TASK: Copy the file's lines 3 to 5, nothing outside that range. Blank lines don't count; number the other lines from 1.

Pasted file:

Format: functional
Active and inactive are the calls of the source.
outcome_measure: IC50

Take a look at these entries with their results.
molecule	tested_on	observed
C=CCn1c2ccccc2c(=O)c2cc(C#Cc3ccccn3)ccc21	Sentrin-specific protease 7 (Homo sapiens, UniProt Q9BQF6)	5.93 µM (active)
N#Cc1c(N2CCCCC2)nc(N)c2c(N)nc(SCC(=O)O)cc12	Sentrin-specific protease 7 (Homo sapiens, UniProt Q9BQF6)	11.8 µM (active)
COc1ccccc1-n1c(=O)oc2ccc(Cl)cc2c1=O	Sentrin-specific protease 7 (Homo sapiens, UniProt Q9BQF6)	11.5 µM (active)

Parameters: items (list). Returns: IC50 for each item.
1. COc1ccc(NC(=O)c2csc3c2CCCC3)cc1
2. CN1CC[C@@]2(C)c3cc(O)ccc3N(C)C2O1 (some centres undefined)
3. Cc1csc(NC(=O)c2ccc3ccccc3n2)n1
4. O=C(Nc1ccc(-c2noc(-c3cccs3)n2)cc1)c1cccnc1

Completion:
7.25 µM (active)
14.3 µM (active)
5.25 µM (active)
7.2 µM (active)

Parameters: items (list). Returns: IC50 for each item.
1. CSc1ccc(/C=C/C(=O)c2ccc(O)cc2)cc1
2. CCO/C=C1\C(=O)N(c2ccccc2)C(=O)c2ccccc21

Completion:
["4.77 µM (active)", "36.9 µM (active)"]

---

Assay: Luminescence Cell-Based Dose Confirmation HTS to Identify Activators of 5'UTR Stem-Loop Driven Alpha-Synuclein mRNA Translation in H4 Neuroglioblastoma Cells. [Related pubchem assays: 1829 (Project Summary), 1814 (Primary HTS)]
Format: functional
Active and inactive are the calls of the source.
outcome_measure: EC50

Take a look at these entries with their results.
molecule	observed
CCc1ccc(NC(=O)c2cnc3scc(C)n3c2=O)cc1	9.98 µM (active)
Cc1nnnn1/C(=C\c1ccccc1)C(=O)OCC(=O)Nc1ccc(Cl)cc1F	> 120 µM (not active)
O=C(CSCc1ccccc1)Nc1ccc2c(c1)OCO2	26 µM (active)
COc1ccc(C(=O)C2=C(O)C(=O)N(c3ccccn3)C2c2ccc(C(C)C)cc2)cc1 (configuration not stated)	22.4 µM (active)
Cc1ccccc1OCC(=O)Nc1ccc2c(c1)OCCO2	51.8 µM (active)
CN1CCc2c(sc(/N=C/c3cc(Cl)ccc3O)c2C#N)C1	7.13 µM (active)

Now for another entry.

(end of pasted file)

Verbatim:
outcome_measure: IC50

Take a look at these entries with their results.
molecule	tested_on	observed